Archive for the ‘Business Continuity’ Category


There has been a large amount of security information and recent attacks posted in the media.  We have Mandiant’s report on China as well as several issues concerning Java.  The pure volume of information over the past year has made it difficult to keep up without a combination sources.  As a result InfoSecAlways has done a few modifications to the site.  Please check out the new “Security Feeds” in the right column (4th Block Down).  This is a combination of about 20 different security RSS feeds piping into the blog now.  You can check the site daily to get the latest news and updates in the industry.

Also, check out the links page as there are several new Threat and Vulnerability links added.  These are great if you are looking for specific attacks, breaches, or threats.

Advertisements

Almost one week after the hurricane Sandy disaster and this is the scene within at least a 50 mile radius north of Manhattan.  New Jersey which was hit harder is probably much worse considering gas rationing is now in effect.

December 2007 Posting

On December 19th, of 2007 InfoSecAlways posted a blog article on Disaster Recovery Alternate Site Distances.   In that posting was sited the recommended distance in preparing for a hurricane.  The external study suggested an 85 mile radius.  InfoSecAlways suggested increasing that distance to 210 miles.  If Sandy was only a category 1 hurricane and the Tri-state area is affected as far north as Bridgeport CT the 85 mile is absolutely not acceptable.  Even gas is hard to get within that 85 mile radius.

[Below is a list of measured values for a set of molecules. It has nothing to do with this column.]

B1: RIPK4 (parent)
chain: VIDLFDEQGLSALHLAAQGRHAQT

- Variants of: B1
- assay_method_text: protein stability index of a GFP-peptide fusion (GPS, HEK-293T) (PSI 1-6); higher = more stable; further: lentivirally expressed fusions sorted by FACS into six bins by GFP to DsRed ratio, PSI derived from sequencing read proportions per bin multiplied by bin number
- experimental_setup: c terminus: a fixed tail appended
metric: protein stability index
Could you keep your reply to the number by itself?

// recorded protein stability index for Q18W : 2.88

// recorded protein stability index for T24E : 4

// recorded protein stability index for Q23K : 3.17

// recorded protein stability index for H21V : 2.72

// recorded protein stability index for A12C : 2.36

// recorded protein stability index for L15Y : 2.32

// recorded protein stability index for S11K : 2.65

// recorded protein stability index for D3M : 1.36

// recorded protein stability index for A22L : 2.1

One item that was not discussed in the previous blog article was gasoline.  For the past 4 days now this is the same picture everywhere at least 50 miles north of Manhattan.  This station in particular has had a gas tank delivery every day for the past 3 days.  Each night the station runs out of gas late in the evening.  In New Jersey and Staten Island there are stories about gas being siphoned from tanks and generators being stolen.  The situation appears to get worse daily and the lines even longer.